As an example, having problems with expense tracking was a top complaint at Microsoft. Yet by automating and making the process more human-centric, the company was able to boost employee morale and improve the employee experience. Improving financial processes can be that easy if you and your top team approach it through human-centered design.

The Bottom Line: Finance and Human-Centered Design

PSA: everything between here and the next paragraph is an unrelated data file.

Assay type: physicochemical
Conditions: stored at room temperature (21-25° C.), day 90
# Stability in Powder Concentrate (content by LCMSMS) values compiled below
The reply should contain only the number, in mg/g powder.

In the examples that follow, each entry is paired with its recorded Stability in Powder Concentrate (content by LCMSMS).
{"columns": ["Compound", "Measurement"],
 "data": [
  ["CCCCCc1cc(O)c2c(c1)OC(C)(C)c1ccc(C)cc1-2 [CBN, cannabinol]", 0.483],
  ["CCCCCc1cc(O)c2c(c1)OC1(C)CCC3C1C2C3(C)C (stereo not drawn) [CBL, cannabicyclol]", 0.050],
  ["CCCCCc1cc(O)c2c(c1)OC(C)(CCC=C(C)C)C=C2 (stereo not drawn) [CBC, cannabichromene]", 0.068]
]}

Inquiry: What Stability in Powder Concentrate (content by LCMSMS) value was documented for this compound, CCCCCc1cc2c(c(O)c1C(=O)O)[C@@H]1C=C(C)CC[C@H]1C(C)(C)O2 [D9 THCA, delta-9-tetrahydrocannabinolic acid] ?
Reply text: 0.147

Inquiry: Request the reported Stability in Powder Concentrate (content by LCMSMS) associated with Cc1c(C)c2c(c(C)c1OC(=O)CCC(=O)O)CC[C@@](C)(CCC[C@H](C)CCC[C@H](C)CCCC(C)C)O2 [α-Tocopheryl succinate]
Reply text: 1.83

While it may not necessarily seem obvious, incorporating human-centered design into the financial tools we regularly use in business can be a boon for everyone involved. Most importantly, it puts the human beings who use the products at the center of the process so that it can be more easily incorporated into their work life in a seamless way. It makes good business sense to make things easier and more enjoyable for your employees. It also makes very good financial sense. By centering the human beings in the process, you can better ensure that they will follow the guidelines, rules, and processes you need to incorporate in order to make your finances run smoothly. It just makes good sense! The future of finance is clearly human-centered, and by considering how to improve your processes and products to further center the employees and customers who use your products every day, you can ensure that your business will be on solid ground.